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Patagonia attire firm has hidden voting message for patrons

Tourists exit the Patagonia outdoor clothing store in Vail, Colorado.

Robert Alexander | Getty Images

Outdoor apparel company Patagonia has developed a unique way to encourage its customers to express their environmental concerns: a label called "Vote the a – hole out" is woven into some of its new shorts.

Outlander Magazine was the first to cover the news and posted a weekend tweet highlighting the activist message. A Patagonia spokeswoman, Tessa Byers, confirmed to NBC News that the 2020 organic stand-up shorts "Men and Women On the Path to Regeneration" have the message under the inside label.

"We've been fighting climate deniers for almost as long as we've been making these shorts," Byers said. The message is not explicitly aimed at the current government, but is one that Patagonia founder Yvon Chouinard has used for years, according to Byers.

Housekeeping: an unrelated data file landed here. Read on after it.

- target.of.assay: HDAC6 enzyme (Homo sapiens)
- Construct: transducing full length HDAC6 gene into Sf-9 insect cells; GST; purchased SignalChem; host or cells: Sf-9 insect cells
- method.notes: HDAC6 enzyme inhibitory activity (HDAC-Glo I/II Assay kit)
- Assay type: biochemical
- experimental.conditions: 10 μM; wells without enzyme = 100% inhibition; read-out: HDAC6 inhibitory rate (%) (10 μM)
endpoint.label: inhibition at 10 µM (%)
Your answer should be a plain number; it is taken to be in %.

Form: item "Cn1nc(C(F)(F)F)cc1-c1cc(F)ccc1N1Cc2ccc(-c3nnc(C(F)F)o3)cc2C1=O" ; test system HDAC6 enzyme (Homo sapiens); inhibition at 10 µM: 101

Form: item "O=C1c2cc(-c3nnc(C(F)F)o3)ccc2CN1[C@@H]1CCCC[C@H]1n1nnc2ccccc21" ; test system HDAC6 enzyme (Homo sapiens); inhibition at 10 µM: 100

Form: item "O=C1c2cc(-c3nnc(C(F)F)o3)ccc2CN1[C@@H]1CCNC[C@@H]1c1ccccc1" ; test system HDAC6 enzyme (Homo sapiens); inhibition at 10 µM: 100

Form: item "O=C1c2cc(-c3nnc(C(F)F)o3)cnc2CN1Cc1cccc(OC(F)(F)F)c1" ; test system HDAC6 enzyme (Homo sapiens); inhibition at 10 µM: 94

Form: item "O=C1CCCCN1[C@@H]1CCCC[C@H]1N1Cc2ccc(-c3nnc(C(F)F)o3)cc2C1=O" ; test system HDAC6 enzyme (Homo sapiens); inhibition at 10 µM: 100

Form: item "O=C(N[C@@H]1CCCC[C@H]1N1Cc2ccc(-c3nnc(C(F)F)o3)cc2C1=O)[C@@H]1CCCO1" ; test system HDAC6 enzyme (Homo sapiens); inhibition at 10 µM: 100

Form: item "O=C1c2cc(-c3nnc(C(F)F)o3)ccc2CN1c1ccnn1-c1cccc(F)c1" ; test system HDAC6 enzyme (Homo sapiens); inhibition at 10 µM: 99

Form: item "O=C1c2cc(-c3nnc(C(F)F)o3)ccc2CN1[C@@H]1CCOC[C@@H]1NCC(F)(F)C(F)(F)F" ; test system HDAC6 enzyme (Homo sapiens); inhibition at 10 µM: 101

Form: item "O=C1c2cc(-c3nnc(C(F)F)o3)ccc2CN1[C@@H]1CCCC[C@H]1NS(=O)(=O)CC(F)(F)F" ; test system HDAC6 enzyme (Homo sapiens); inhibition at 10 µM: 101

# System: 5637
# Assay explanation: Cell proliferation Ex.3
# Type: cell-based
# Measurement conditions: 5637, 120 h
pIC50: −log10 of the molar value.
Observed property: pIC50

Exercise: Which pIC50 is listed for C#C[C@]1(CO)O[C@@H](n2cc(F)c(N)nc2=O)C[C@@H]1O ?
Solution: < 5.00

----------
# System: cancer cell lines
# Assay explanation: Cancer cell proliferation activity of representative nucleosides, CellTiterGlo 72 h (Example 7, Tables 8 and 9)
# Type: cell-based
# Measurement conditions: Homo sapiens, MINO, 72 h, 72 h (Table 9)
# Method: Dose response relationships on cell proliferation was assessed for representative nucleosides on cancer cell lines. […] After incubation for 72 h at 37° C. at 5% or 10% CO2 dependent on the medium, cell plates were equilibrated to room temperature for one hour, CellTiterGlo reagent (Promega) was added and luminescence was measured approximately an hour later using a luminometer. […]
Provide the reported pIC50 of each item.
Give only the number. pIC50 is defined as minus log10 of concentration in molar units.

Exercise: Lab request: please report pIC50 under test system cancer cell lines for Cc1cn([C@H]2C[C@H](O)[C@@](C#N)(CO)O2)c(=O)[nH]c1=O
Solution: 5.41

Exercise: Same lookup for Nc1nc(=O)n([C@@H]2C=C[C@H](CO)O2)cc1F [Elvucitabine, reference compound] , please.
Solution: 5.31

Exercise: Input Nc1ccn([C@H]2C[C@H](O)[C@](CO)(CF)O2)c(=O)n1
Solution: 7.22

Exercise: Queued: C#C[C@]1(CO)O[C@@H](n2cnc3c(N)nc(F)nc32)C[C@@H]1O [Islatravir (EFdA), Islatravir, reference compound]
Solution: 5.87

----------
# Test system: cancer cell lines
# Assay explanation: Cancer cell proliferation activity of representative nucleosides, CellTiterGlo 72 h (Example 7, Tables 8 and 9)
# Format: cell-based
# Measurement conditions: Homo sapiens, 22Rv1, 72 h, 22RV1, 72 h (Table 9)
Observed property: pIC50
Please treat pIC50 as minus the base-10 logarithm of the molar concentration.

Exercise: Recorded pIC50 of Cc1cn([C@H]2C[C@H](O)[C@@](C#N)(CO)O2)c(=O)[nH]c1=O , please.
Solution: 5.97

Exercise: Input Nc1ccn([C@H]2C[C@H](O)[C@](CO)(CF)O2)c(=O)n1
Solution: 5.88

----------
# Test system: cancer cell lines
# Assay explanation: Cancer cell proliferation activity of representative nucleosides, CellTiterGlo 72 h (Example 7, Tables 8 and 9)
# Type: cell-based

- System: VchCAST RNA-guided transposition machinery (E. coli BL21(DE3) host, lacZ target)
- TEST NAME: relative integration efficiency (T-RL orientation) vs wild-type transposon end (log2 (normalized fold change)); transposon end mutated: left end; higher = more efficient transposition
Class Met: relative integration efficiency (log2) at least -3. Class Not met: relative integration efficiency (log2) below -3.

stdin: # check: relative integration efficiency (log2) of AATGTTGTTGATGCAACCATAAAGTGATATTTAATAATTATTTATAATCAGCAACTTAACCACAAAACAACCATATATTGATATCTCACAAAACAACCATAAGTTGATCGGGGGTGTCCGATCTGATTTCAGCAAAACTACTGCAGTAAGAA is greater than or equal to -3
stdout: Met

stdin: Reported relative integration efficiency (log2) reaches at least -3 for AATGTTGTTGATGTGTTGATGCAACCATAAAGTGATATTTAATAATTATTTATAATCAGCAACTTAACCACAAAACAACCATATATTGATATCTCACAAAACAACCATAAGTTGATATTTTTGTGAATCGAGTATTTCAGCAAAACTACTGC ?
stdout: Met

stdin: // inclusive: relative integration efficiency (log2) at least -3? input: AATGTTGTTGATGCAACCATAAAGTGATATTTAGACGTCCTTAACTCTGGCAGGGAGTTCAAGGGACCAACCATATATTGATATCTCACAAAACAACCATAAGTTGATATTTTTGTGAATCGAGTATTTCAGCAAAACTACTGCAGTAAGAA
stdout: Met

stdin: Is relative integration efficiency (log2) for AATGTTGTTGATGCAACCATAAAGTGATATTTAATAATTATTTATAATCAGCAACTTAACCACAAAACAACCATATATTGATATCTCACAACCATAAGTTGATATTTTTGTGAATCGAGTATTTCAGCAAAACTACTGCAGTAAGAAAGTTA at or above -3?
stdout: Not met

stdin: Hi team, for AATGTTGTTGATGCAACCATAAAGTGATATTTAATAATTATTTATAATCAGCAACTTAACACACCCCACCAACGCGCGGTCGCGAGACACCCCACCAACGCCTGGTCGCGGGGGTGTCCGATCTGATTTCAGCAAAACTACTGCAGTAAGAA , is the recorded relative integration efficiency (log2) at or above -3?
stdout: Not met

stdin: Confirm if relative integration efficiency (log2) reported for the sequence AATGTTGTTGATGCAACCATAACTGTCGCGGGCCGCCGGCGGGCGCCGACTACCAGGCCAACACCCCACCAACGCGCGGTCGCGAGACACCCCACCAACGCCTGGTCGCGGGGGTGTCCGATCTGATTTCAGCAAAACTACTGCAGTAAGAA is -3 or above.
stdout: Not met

"It refers to politicians from any party who deny or ignore the climate crisis and ignore science, not because they are ignorant of it, but because their pockets are filled with money from oil and gas interests," Byers said.

The move from the California-based activist brand stems from nearly 100 wildfires burning millions of acres on the west coast and amid a string of lawsuits from cities across the country alleging the oil and gas industry misleading its role in climate change .

It's not the first time Patagonia has hit the headlines for trying to hold politicians accountable for their actions. In 2017, the company sued President Donald Trump after he issued a proclamation to reduce the size of Utah's bear ears and the Grand Staircase-Escalante National Monuments.

While Trump argued that he would undo the federal reach, tribal leaders and environmentalists said the president's move would endanger an abundance of Native American artifacts, dinosaur fossils, and harsh spaces.

Patagonia's New Day has received mixed reviews, with some dismissing it as a marketing ploy while others thanking the company for its longstanding social activism and hoping the day will spark positive change.

"With parts of our country literally on fire and being destroyed by the effects of climate change, this couldn't be more welcome," tweeted Senator Jen Jordan, D-Ga. "It is long past listening to the experts and doing something. Vote like your planet is on fire!"

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